- Pages: 142
- Size: 148mm x 210mm
- Diagrams per Page on Average: 2
- Method of Teaching: principles, examples
- Read when EGF: 9k - 5k
- Subjective Rank Improvement: +
- Subjective Topic Coverage: -
- Subjective Aims' Achievement: o
The Basic Principles of the Opening and the Middle Game is Volume 2 of the series The Road Map to Shodan. Every page shows two 19x19 diagrams and their comments. Every chapter starts with, or is continued by, a principle or a few related principles and a very short general explanation. After ca. two examples, every chapter concludes with a few problems and their answers. As the title suggests, the topics and principles are about the opening or middle game.
The book's table of contents lists the principles (whose copying here would be unfair), problems and answers sections. The topics are missing. Since they guide to the contents, I cite them and state the page numbers of their headings here:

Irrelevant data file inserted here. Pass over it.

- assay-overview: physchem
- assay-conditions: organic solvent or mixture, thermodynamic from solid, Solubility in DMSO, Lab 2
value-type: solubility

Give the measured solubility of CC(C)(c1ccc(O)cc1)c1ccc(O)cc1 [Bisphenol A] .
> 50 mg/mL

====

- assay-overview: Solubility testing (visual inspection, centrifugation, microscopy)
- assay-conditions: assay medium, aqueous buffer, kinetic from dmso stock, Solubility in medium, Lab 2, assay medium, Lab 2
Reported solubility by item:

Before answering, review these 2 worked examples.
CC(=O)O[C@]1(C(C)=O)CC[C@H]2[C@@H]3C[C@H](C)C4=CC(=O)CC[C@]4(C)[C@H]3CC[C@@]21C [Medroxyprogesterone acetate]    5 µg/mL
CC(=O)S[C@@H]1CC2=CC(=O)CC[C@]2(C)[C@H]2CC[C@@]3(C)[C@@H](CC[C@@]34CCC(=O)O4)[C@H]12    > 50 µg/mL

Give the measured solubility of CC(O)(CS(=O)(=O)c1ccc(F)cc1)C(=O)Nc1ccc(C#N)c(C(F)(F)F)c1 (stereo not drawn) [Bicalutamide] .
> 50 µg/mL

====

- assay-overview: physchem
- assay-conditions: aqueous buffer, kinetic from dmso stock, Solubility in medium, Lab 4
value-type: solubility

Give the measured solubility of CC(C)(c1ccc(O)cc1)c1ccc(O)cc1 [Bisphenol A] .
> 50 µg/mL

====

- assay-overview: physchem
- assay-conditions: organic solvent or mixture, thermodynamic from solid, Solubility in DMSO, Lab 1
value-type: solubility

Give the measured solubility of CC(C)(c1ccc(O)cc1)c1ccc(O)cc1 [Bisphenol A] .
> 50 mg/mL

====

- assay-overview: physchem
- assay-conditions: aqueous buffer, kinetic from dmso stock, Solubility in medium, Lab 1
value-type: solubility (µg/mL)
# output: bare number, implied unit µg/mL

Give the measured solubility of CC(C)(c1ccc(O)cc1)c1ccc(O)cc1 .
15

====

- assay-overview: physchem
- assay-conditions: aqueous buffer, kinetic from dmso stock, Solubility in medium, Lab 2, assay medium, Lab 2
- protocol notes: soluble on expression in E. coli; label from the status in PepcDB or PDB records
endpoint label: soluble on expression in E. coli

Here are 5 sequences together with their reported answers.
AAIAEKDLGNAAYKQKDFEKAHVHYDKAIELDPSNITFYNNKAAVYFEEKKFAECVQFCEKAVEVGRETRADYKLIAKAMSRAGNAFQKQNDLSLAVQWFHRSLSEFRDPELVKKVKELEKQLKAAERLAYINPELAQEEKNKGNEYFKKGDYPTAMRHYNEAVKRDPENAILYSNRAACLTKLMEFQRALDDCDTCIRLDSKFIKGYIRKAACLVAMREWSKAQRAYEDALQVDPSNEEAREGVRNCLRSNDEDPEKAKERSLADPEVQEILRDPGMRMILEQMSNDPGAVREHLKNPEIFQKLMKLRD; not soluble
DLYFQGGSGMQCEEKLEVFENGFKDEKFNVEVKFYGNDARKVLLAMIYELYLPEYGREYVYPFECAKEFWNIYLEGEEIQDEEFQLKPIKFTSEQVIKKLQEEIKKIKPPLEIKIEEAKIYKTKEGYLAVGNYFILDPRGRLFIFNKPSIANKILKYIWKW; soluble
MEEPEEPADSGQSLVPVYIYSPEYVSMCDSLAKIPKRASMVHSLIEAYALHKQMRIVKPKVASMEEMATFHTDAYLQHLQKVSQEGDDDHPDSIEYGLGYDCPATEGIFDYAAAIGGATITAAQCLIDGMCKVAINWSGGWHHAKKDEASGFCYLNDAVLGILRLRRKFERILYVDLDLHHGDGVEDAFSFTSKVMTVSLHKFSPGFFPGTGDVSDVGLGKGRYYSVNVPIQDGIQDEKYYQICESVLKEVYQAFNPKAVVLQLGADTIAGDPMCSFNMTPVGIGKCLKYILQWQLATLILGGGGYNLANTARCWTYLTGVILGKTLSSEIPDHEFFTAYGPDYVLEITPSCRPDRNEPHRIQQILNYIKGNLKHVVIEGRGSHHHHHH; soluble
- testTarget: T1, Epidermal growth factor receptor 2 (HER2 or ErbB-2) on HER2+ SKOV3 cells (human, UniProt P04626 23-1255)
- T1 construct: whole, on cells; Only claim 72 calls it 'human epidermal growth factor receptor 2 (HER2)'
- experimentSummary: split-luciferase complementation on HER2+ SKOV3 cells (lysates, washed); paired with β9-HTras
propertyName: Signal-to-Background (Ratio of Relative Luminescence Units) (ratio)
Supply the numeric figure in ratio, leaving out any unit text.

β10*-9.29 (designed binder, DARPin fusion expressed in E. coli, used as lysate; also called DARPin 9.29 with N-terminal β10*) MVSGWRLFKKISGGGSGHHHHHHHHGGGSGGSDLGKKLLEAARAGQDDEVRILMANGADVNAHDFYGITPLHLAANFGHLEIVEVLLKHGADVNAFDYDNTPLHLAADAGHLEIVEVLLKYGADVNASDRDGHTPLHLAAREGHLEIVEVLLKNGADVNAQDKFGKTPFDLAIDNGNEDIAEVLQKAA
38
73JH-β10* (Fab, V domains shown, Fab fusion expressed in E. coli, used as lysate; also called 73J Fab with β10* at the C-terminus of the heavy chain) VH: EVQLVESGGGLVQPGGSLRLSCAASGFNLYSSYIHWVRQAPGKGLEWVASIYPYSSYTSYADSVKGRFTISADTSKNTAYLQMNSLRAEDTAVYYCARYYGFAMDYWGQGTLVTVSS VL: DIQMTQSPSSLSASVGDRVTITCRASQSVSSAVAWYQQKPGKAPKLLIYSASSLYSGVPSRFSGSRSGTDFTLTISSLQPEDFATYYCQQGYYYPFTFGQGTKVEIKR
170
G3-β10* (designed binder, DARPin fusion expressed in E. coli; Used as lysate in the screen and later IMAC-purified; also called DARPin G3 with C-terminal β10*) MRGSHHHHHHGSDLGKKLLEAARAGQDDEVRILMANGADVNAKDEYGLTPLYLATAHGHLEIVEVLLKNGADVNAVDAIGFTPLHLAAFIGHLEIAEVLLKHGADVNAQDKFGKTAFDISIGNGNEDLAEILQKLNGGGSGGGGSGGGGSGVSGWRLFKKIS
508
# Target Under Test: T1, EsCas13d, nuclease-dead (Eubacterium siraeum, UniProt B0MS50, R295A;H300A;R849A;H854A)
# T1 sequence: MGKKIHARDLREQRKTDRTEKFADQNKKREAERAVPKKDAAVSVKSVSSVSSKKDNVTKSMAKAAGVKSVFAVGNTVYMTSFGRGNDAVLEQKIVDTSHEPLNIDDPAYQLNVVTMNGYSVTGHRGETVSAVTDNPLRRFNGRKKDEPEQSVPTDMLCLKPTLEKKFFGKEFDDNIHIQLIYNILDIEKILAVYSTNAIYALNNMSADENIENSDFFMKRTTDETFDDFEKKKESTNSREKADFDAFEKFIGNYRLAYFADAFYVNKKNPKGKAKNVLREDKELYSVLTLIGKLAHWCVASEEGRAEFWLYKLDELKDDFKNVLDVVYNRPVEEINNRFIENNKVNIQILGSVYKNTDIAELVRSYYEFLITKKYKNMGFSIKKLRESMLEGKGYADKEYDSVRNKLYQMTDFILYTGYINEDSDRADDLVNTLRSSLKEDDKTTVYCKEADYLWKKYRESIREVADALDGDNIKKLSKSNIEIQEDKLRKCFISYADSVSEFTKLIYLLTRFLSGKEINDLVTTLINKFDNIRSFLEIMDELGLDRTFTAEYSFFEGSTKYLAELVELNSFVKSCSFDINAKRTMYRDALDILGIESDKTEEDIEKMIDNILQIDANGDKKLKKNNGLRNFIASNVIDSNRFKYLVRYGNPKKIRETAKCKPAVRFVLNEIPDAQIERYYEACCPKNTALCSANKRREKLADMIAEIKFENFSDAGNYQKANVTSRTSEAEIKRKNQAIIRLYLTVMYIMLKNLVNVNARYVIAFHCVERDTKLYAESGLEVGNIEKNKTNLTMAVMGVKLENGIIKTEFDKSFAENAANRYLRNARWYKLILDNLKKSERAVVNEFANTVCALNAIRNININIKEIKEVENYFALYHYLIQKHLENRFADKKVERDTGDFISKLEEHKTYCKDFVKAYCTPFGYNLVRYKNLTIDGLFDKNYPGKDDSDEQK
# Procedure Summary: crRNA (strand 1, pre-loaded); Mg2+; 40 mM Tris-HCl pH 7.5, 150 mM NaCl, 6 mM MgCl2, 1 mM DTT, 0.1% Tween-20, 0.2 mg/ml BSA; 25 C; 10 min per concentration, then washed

- Extensions and Efficiency...1
- Confinement, Linkage, and Separation...27
- Weak Stones and Weak Positions...41
- Handling Moyos...61
- Handling Thickness...77
- The Third and Fourth Lines in the Opening...92
- Defending Against a 3-3 Point Invasion...97
- Turning a Moyo into Territory...113
- How to Make Sabaki...120
The principles are the book's core. Everything else explains, illustrates or practises them. The basic ideas of the principles, the text and the move sequences are correct. The text, examples and problems are suitable for becoming familiar with at least the basic ideas of the principles. However, the text often is elliptical and the stronger readers would want to see many missing alternative moves and variations.